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You wake up in the morning feeling like any other day.
You walk to the kitchen with blurred vision and yawning. You flip on the espresso maker as you listen to the familiar sounds of liquid pouring into your ceramic coffee mug.
The apartment is filled with the smell of a strong roast, and somehow, this coaxes your eyes to become fully alert because caffeine is joyous. As you feel the soft, furry presence of your beagle, you begin taking steps toward your bathroom, before halting in your tracks.
You realize you have been moving in autopilot, headed for the medicine cabinet where all solutions for your feeling of hopelessness lie, pretty and blue and screaming for you to finally end the madness in your mind. Depression knows you better than a lover or friend, pulling you in with its sweet song of sadness.
Now imagine if this was curable. Imagine if instead of seeking treatment for depression, you have access to a vaccine or a cure.
Preventative psychopharmacology is somewhat an oxymoron. To be able to provide a vaccine against things like depression or post-traumatic stress disorder (PTSD) is something we rarely talk about and which has never been discussed as a reality.
Fortunately, Rebecca Brachman stepped onto the scene and stumbled upon the biggest discovery in the realm of antidepressant medication in decades.
In 2016, Brachman presented a TED Talk centered around her discovery that repurposing certain drugs used for other ailments in medicine could provide potential for those to be used for other ailments in the body and mind, such as depression and post-traumatic stress disorder. The drug that she focused on and tested the most with her team is known as Calypsol.
You probably know it by its other, commonly used name “ketamine” or “Special K” on the streets.
Calypsol (ketamine) began being used in the 1960s for anesthesia, until the late 2010s when it was realized that when mice were given small doses of ketamine before being acutely stressed, they acted as if the stress never happened. This was tested over and over, and each time, the mice given ketamine before a stressful event were able to shrug off the stress and resume normal mice-like activities.
Now this drug, being highly addictive—and due to the fact that a proper dosage hasn’t been able to reach humans, so that they are not incredibly high and hallucinating or incredibly the same with no change—has many more years of testing ahead before it can be offered as a “paravaccine“ for depression and PTSD.
My question to you as a possible individual who has felt the jaws of depression’s grip, as a possible trauma survivor, as a person who can’t remember a day without anxiety, and as a human with loving-kindness in their hearts is this: What part of ourselves do we lose when we gain a vaccine for stress and trauma?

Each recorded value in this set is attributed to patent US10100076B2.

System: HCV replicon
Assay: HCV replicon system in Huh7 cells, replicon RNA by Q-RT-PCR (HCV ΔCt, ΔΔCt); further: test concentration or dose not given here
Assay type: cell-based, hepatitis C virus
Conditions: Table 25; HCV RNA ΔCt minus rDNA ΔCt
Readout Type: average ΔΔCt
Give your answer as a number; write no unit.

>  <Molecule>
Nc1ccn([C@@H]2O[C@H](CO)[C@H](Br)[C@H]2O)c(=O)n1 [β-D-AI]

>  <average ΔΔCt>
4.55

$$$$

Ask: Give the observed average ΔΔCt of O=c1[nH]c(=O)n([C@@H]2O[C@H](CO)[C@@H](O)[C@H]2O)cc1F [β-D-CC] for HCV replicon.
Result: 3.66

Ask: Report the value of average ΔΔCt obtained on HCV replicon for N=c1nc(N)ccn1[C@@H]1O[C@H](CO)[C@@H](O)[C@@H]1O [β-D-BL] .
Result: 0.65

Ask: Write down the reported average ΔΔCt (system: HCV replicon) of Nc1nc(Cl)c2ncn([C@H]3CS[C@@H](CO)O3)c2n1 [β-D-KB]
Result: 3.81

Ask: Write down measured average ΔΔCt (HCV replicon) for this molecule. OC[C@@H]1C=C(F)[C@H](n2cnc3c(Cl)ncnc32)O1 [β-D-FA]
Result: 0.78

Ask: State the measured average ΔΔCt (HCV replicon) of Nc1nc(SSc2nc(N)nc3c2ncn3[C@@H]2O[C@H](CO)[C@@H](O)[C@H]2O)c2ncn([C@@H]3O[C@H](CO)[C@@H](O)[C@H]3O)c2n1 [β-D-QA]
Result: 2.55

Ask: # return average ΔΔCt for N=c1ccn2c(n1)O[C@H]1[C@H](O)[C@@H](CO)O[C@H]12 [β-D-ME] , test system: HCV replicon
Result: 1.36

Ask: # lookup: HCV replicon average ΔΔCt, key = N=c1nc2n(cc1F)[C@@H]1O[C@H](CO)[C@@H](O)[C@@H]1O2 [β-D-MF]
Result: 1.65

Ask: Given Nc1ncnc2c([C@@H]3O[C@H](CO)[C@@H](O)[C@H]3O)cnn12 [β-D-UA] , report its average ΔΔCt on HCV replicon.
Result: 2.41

I have dealt with depression my entire adult life and carried a diagnosis of PTSD stemming from childhood trauma. I have dealt with never-ending nightmares, constant anxiety when out in large crowds, and emotional and mental shutdown when someone raises their voice at or around me.
What I have gained from these “symptoms” of depression is strength in the form of setting healthy boundaries with those I love and care about, as well as strangers. I gained the best meditation practice I have ever had, since I used it as a way to calm my anxiety when I can’t avoid anxiety-riddled places like grocery stores and concerts. Most importantly, I gained the ability to produce art in the form of words on paper because I have an ever-flowing mind that doesn’t shut off regularly or for long periods of time.
Our strength and resilience form our minds foundation. We may experience deeply traumatic times, which can build our foundation in life and help us establish what we will and won’t except in life. Our traumatic experiences might force us to set boundaries that may be uncomfortable, but are so necessary for peace.
Our art, whether you call yourself a painter, writer, sculptor, comedian, singer, or storyteller, stems from our deepest fears and traumas. We use our pain and experience to fuel our artistry and push us forward into becoming experts in our field.
Depression and PTSD are parts of life, in my opinion, just as happiness and joy are. We may not all experience this personally, but chances are that you know someone who deals with depression and/or PTSD.
My darkest days have led me to find beauty in what others might think is mundane: a rainstorm when I don’t expect it, animals who provide me with unconditional love, and friends who make my soul feel warm and validated whenever they come around.
I wholeheartedly believe that my life would feel less whole if I didn’t have my demons and light to hold onto.
Would you be willing to prevent depression and stress-related, mental health disorders if you knew you could soften your foundation?
Only time can tell what will happen regarding the usage of Calypsol (ketamine) as a “paravaccine” against stress response and depression. I hope Brachman and her team fight hard, not only in making this a reality, but in making it clear that it is a choice.
No one deserves to be sold the dream of sunshine from the podium of deceit.